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Our Vision Explained

Staff use the school’s Christian values and curriculum to help pupils develop tolerance.

Pupils confidently share their opinions, listen to others and respect the fact that they may not always agree - Ofsted 2021



We want all our learners to develop:

  • A strong moral compass

  • God-given Christian values

  • A love of learning



  • A strong moral compass helps children in their interactions with others. This encourages them to participate and excel in society.

  • God-given Christian values help our school community to develop a family feel, where we work as a team. They also help us to develop our individual characters.

  • A love of learning promotes a sense of curiosity and helps learners to make the most of opportunities that may present themselves throughout life. It allows individuals to take risks, pursue their interests and develop their talents.



Holy Trinity has six values that bind the whole school together as a family.


Each term, we focus on one of the six values a bit more in depth. We do this in whole school assemblies on Mondays and Fridays.

The six values were chosen by the pupils in the form of a balloon debate as this gave them a sense of democratic process.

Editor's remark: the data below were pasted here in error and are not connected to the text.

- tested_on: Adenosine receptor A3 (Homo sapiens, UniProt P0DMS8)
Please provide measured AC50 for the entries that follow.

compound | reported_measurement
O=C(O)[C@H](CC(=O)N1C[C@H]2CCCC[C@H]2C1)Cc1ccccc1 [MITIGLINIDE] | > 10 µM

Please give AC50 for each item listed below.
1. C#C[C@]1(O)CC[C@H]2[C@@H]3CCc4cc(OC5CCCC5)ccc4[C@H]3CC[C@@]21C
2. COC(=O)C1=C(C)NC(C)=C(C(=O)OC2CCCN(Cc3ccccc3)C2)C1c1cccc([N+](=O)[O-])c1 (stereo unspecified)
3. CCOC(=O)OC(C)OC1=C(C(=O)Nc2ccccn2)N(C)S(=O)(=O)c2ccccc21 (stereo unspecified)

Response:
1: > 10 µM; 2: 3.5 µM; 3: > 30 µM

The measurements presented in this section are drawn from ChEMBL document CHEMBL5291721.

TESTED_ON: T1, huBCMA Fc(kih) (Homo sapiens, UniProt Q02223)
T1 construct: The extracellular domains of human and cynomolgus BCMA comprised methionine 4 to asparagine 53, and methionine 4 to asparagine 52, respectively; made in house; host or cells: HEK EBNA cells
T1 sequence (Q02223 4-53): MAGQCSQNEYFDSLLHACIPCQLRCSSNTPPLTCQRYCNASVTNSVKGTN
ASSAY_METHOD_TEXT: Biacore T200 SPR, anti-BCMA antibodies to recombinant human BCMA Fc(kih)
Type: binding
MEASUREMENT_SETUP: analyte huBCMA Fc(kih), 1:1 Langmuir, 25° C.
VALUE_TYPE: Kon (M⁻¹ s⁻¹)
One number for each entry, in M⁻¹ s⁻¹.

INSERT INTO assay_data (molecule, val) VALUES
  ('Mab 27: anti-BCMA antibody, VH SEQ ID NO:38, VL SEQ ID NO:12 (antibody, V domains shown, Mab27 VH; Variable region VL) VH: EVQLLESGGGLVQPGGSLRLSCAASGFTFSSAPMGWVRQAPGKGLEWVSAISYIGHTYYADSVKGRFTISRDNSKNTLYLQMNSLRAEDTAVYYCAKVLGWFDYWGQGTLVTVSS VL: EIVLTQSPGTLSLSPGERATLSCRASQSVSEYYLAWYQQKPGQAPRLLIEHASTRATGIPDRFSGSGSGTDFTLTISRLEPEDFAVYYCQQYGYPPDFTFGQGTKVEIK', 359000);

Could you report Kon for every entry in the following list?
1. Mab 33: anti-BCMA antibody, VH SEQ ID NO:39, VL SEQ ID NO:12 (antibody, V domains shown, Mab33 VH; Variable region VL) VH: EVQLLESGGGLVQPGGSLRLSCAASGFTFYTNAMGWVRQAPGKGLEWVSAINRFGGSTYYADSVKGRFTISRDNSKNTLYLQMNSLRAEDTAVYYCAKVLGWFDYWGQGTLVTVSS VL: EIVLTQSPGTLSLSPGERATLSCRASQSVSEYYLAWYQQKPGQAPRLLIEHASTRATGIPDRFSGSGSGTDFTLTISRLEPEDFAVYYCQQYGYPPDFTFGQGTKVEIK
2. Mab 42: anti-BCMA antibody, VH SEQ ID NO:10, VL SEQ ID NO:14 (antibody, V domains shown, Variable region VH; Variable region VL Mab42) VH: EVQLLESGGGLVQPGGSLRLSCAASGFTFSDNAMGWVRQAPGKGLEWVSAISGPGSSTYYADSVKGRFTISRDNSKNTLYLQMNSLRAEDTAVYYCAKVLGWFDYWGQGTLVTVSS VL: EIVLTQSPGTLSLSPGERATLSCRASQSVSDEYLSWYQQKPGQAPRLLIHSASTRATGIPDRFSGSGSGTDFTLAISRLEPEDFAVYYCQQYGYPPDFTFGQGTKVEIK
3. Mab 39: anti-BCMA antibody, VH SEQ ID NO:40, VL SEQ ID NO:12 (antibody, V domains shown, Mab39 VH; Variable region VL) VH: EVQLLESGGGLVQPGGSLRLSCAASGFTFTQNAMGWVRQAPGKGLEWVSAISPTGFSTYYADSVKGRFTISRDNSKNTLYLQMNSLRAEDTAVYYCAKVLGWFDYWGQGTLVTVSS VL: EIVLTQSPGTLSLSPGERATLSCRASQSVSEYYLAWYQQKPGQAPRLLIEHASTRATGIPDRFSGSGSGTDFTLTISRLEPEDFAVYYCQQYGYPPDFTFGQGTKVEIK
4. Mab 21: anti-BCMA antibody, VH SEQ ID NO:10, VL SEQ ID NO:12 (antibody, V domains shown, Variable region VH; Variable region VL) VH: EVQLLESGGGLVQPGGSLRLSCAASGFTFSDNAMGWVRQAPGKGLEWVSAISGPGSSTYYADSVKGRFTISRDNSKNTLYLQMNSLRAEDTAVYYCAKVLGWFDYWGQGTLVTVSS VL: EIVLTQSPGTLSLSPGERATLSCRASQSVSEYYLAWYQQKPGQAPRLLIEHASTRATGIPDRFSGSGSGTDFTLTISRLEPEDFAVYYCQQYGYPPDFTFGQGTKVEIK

Holy Trinity Academy believes in providing an excellent education rooted in Christian values and its Church of England foundation.


The school has benefited from the guidance of the Church of England's document, "Valuing All God's Children", which helps address bullying, discrimination, and issues regarding homophobia, biphobia, and transphobia.


The welfare of children is of utmost importance to the academy, and it strictly follows child protection policies while continuously reviewing them. The school is dedicated to promoting fairness and equality of opportunity for all members of its community.



It is a great privilege and responsibility to be a school councillor representing the views of your classmates and the wider school.


The school council is elected at the start of each academic year and its role is to represent pupil views from across the school in a forum that meets regularly.


To become a councillor, children make a presentation to their class outlining their aims, interests and proposed actions. Each class member then has one vote to nominate a councillor, helping children to understand the principle of democracy. 


The two children in each class with the most votes will take a seat on the council for the forthcoming year. However, councillors from the previous year are rotated to allow opportunities to others.


To help gather pupil ideas, there is also a post-box where any pupil can put forward suggestions for the council to discuss. This allows all children to be engaged and feel their opinions are valued and important.


Pupils understand democracy and how the student council makes decisions about how to improve the school

-  Ofsted 2022



To help our pupils to engage and flourish in society, it is important that we hold up social norms and teach the role and benefits of these.